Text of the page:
Limonia acidissima L.

DeFilipps, Robert A. & Krupnick, Gary A., 2018, The medicinal plants of Myanmar, PhytoKeys 102, pp. 1-341: 153-154

publication ID

http://dx.doi.org/10.3897/phytokeys.102.24380

persistent identifier

http://treatment.plazi.org/id/2DBE6D7D-69C3-38DE-0698-FFEFB477077B

treatment provided by

PhytoKeys by Pensoft

scientific name

Limonia acidissima L.
status

 

Limonia acidissima L. 

Names.

Myanmar: kwet, mak-pyen-sum, thi, san-phak (Kachin), sanut-khar (Mon), sansph-ka, thanakha, thi-ha-yaza. English: Chinese box tree, elephant apple, wood apple.

Range.

Widely distributed on all continents. In Myanmar, grows naturally in hot zone, in townships such as Pakokku, Myin-kyan, Pyay, Shwe-bo, Sagaing, Myaing, Nwa-hto-gyi, and Taungthar. Can also be found in some of the semi-desert dry and scrubby areas of Upper Myanmar.

Uses.

Bark: Used as a medication for biliousness. Leaf: Considered to be carminative. Used in treating epilepsy. Patients bathed in water the leaves have been boiled in and this is followed up by inducing a sweat. Leaves dried and made into a powder used to cure edema, sores and other diseases. Fruit: Considered to be stomachic. Used in making medicine for neutralizing poisons, strength-giving tonics, and high fevers. Root: Used in laxatives and medicines to induce sweating. Used as a purgative. Paste made of root, along with tumeric, used to treat female related disorders. Paste with salt used for tired sore muscles. Paste, together with water in which betle ( Piper betle  ) leaves have been soaked, given to children with bronchitis. Licking 3 ticals (c. 30 g) of root powder mixed with sugar and honey used to neutralize toxins in the stomach. Taking 5 pei (1/16th tical) each of the root and pan-nu ( Hemistrepta lyratat  or Saussurea affinis  ) used to neutralize the venom of snakebites. Fruit: Tonic.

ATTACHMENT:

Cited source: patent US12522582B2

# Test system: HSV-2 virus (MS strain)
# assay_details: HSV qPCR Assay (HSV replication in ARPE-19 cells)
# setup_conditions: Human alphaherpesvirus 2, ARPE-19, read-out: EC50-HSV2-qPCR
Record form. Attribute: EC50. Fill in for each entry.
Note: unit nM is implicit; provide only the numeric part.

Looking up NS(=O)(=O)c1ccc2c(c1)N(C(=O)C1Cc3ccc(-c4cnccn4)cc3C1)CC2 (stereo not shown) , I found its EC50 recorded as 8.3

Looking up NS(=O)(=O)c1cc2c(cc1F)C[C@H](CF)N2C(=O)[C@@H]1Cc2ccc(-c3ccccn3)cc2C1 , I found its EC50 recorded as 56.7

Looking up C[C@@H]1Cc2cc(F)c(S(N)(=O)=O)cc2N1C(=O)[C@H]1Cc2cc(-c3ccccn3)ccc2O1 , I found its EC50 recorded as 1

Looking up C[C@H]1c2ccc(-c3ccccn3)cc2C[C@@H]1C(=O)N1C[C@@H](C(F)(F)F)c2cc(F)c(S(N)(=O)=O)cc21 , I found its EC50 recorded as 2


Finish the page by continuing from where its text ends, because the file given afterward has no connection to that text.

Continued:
Notes.

In Indo-China the ripe fruit is cooling, astringent, tonic, "very efficacious" to treat salivation and ulcers in the mouth; a decoction of the aromatic leaves is taken as stomachic and carminative; the bark, chewed with that of Barringtonia acutangula  , is applied to bites and stings, and also used to treat nausea; an infusion of the thorns with other ingredients is ingested as hemostatic to treat metrorrhagia ( Perry 1980).

Marmosin has been isolated from the bark, feronialactones from the bark and roots, bergapten from the leaves, and stigmasterol from the leaves and unripe fruits ( Perry 1980).

References.

Agricultural Corporation (1980), Perry (1980).

Kingdom

Plantae

Phylum

Arthropoda

Class

Insecta

Order

ORDO

Family

FAMILIA

Genus

Limonia